Cologne du Maghreb (Tauer)

Cologne du Maghreb is an all-natural product, which means Andy Tauer wasn't kidding when he called it a cologne. Seventeenth century continental Europeans didn't have synthetics at their disposal when making perfume, so they relied on simple oils and distillations of raw materials for their compositions. Andy has plenty of synthetics at his disposal, yet chooses to work with naturals as much as humanly possible, the mark of someone who appreciates nature's many gifts. This is a flawless composition, a striking citrus/neroli explosion up front, followed by labdanum-fueled rose and cedar, with the requisite smattering of green herbs, and a hint of clove and cardamom for depth and warmth. It starts fresh and crisp and bright, and winds up with an oriental vibe in the drydown.

Normally I take Andy's perfumes very seriously, but I can't help but feel a twinge or two here. This one makes me grin. There is an unintentionally funny edge to the composition, due in no small part to its drydown. At first it feels very "conventional guy," the sort of citrus-heavy aftershavey familiarity found in the medicine cabinets of many American and European men. Its quality is several notches above aftershave, but ultimately this is straight-up citrus, which in 2014 is a no-frills feature. Nevertheless, the man who wears this type of Eau is usually a sane, dependable person that everyone likes having around.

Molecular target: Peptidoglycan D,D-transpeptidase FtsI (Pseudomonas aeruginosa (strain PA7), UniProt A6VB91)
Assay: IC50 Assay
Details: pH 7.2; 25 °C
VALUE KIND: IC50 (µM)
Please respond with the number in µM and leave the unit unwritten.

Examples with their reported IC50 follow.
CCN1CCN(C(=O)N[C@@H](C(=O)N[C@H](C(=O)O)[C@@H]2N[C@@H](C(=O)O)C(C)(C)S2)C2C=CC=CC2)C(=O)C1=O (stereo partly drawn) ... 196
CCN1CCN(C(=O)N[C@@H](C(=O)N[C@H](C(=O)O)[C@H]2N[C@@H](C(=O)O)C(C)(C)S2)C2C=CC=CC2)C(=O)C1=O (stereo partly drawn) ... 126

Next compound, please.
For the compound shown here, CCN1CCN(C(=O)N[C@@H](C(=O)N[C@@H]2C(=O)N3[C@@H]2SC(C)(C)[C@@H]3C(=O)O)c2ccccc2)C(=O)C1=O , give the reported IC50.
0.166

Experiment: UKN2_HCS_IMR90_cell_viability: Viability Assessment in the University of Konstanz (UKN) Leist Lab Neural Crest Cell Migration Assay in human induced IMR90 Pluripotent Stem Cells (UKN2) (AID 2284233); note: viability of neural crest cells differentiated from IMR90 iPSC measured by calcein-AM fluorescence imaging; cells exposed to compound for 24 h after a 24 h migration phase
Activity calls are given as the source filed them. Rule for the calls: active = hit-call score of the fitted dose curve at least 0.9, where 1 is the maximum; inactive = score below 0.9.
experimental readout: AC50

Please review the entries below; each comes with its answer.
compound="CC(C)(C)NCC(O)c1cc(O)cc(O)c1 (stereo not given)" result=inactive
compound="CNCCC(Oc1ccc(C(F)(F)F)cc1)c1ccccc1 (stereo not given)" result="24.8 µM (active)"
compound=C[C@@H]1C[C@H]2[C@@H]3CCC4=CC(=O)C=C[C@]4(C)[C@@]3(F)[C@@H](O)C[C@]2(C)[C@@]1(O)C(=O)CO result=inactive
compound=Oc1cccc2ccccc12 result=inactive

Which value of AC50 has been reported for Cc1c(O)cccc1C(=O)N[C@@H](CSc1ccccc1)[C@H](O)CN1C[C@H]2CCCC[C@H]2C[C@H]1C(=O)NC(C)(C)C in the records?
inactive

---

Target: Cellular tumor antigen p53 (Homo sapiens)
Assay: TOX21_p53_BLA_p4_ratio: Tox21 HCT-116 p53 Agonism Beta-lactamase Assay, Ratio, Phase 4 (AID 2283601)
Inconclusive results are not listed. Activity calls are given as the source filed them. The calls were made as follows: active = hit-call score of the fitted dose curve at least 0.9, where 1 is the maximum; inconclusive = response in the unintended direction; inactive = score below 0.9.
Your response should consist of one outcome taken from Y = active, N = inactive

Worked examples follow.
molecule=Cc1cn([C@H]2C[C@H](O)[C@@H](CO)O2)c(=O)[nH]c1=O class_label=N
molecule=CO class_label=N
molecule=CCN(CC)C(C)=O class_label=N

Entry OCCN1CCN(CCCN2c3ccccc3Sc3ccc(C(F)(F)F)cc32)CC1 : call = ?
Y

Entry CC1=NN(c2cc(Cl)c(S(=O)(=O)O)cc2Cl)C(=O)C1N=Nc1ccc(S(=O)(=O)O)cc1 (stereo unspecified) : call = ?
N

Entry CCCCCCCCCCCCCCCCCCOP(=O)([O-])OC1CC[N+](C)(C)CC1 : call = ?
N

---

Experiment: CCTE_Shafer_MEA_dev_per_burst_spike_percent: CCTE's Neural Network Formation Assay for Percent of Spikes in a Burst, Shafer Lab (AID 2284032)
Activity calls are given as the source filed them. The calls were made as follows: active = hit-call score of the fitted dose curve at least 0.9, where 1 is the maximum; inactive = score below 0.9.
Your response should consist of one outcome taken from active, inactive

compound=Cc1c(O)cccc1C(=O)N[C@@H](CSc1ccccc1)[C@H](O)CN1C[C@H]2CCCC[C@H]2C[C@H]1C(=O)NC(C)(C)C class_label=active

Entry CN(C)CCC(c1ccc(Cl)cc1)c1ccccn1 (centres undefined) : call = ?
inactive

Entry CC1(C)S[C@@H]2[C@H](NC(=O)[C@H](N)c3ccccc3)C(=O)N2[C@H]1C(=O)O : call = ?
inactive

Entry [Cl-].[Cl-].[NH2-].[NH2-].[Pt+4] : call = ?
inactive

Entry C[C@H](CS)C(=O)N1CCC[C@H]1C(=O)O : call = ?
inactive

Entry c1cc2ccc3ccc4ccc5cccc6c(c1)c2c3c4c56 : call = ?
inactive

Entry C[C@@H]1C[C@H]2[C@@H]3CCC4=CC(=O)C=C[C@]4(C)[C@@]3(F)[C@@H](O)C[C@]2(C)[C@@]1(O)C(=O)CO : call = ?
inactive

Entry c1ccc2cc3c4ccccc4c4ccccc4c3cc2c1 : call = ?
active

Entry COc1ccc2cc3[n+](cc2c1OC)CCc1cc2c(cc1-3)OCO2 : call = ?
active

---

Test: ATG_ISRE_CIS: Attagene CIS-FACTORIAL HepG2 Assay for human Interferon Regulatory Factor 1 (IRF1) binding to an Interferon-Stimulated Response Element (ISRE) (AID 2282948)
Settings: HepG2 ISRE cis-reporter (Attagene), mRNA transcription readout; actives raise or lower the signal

Then it happens: CdM goes all lounge lizard on me. You wouldn't think notes as staid and traditional as rose and labdanum could join forces to become seventies raunch, but they do. There's a bit of Halston Z-14 in Cologne du Maghreb. It's a skunky, woody, sweaty feeling, loaded with imaginary pheromones and clueless cheer. When the cedar cuts in full-force, I begin to think of the movie Ishtar, which on the surface seems like bad news, I know. It's not though, because Ishtar is an underrated masterpiece of eighties comedy, with two bonafide Hollywood leading men delivering laugh after awkward laugh. Lyle Rogers and Chuck Clarke weren't losers. They were just cheesy. But their masculinity was the most virile kind, the stuff of blind chance takers, unwitting adventurers, nothing-to-lose optimists living without a prayer. Anything that channels Lyle and Chuck, intentionally or not, deserves a spot on my shelf.

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